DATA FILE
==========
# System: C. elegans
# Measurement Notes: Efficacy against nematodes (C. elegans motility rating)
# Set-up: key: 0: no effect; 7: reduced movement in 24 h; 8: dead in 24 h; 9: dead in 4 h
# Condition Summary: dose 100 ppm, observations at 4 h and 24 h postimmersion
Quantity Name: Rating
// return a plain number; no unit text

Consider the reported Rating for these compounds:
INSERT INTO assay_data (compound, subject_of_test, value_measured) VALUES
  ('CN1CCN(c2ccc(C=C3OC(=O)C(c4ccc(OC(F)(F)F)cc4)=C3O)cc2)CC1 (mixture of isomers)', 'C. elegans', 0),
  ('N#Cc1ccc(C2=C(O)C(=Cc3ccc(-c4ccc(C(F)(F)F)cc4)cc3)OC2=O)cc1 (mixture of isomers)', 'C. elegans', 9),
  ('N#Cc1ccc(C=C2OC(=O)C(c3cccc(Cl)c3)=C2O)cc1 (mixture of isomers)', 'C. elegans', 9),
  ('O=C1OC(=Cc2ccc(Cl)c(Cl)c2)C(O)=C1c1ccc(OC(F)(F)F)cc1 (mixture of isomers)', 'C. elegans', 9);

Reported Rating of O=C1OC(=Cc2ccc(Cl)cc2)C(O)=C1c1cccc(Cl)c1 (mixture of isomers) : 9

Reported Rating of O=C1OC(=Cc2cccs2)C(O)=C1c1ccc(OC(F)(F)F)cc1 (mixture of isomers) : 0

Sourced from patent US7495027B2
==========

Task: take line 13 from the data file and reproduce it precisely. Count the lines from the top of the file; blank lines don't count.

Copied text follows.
Reported Rating of O=C1OC(=Cc2ccc(Cl)cc2)C(O)=C1c1cccc(Cl)c1 (mixture of isomers) : 9